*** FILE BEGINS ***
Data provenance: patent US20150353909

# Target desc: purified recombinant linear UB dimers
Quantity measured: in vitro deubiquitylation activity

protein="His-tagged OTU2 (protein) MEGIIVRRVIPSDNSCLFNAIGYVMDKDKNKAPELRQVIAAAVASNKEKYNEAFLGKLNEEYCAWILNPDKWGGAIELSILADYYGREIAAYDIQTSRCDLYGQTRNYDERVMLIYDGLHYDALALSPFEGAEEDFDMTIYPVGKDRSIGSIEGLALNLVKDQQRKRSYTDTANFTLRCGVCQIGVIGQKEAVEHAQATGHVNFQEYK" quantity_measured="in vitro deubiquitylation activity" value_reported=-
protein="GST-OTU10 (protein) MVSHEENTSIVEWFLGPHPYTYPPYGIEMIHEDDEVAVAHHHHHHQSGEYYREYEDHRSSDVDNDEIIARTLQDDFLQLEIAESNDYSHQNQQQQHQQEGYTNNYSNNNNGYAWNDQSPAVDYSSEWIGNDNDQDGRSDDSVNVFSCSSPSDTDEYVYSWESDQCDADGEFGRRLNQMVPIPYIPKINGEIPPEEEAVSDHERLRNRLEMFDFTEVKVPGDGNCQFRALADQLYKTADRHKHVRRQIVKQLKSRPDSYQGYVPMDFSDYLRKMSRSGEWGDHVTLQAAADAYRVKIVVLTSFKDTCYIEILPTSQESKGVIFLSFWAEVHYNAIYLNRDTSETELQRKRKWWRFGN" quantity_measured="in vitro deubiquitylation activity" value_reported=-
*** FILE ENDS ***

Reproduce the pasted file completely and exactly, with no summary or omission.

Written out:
Data provenance: patent US20150353909

# Target desc: purified recombinant linear UB dimers
Quantity measured: in vitro deubiquitylation activity

protein="His-tagged OTU2 (protein) MEGIIVRRVIPSDNSCLFNAIGYVMDKDKNKAPELRQVIAAAVASNKEKYNEAFLGKLNEEYCAWILNPDKWGGAIELSILADYYGREIAAYDIQTSRCDLYGQTRNYDERVMLIYDGLHYDALALSPFEGAEEDFDMTIYPVGKDRSIGSIEGLALNLVKDQQRKRSYTDTANFTLRCGVCQIGVIGQKEAVEHAQATGHVNFQEYK" quantity_measured="in vitro deubiquitylation activity" value_reported=-
protein="GST-OTU10 (protein) MVSHEENTSIVEWFLGPHPYTYPPYGIEMIHEDDEVAVAHHHHHHQSGEYYREYEDHRSSDVDNDEIIARTLQDDFLQLEIAESNDYSHQNQQQQHQQEGYTNNYSNNNNGYAWNDQSPAVDYSSEWIGNDNDQDGRSDDSVNVFSCSSPSDTDEYVYSWESDQCDADGEFGRRLNQMVPIPYIPKINGEIPPEEEAVSDHERLRNRLEMFDFTEVKVPGDGNCQFRALADQLYKTADRHKHVRRQIVKQLKSRPDSYQGYVPMDFSDYLRKMSRSGEWGDHVTLQAAADAYRVKIVVLTSFKDTCYIEILPTSQESKGVIFLSFWAEVHYNAIYLNRDTSETELQRKRKWWRFGN" quantity_measured="in vitro deubiquitylation activity" value_reported=-